High Court dismisses Shell and Mantashe’s leave to appeal judgment that halted Shell’s seismic survey on the West Coast

The NSPCA described it as another success against Shell’s seismic survey. Photo: File

The NSPCA described it as another success against Shell’s seismic survey. Photo: File

Published Feb 20, 2022

Share

DURBAN – The National Council of SPCAs (NSPCA) has celebrated another victory against Shell’s seismic survey after the Makhanda High Court dismissed Shell and Minerals and Energy Minister Gwede Mantashe’s leave to appeal the judgment that halted Shell’s seismic survey on the West Coast.

The NSPCA dubbed it as another success against Shell’s seismic survey on Thursday morning.

“The honourable Judge Gerald Bloem has dismissed Minister Gwede Mantashe and Shell’s application to appeal a ruling that has temporarily brought Shell’s Seismic survey on the West Coast to a halt,” the NSPCA said.

Explaining, the NSPCA said the survey would have consisted of air guns being blasted into the sea every 10 seconds and 24 hours a day, in search of oil and gas beneath the seabed.

The NSPCA said the interim interdict will remain in place until the main application brought against Shell by Wild Coast communities is heard in court later this year.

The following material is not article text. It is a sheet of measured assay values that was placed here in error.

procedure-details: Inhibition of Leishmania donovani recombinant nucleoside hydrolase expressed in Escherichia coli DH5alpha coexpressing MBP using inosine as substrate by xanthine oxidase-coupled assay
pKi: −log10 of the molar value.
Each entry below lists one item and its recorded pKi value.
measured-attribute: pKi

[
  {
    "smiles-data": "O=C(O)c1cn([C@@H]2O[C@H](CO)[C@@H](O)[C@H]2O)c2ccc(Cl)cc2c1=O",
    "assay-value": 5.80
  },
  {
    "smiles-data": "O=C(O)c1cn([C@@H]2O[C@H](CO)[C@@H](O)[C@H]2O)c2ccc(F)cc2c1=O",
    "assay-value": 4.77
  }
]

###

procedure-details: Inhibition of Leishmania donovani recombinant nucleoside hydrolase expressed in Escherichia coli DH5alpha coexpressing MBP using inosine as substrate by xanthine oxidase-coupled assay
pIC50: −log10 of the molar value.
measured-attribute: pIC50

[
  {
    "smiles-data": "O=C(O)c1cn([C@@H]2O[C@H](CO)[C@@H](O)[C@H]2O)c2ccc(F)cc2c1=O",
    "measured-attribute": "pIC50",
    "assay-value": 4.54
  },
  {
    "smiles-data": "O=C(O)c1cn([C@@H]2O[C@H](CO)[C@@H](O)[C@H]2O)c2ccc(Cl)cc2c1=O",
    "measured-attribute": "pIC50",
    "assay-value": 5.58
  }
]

The main application aimed to set aside Shell’s exploration rights.

“The NSPCA and its staff affirm their stance against Shell, and continue to refrain from using any of their services,” the NSPCA said.

Earlier this month, Durban hosted 26 environmental organisations who came together from as far as Port Nolloth on the West Coast to Hluhluwe on the East Coast in solidarity against oil and gas exploration.

The organisations hosted by the South Durban Community Environmental Alliance included activists, ocean lovers, researchers, legal advisers and fishers.

The meeting comes when at least 14 applicants representing civil society, fishing communities and other affected parties await the outcome of their Western Cape High Court application to halt seismic activities by the Australian company Searcher Seismic using the vessel BGP Pioneer, which was sighted near St Helena Bay.

The seismic blasting in search of hydrocarbons on the West Coast will have a social, economic and environmental effect, according to papers lodged in court.

The two-part application was filed on January 21, and seeks to urgently interdict the seismic activities as well as declare Mantashe’s decision to grant the reconnaissance permit unlawful.

Daily News

Related Topics:

High Court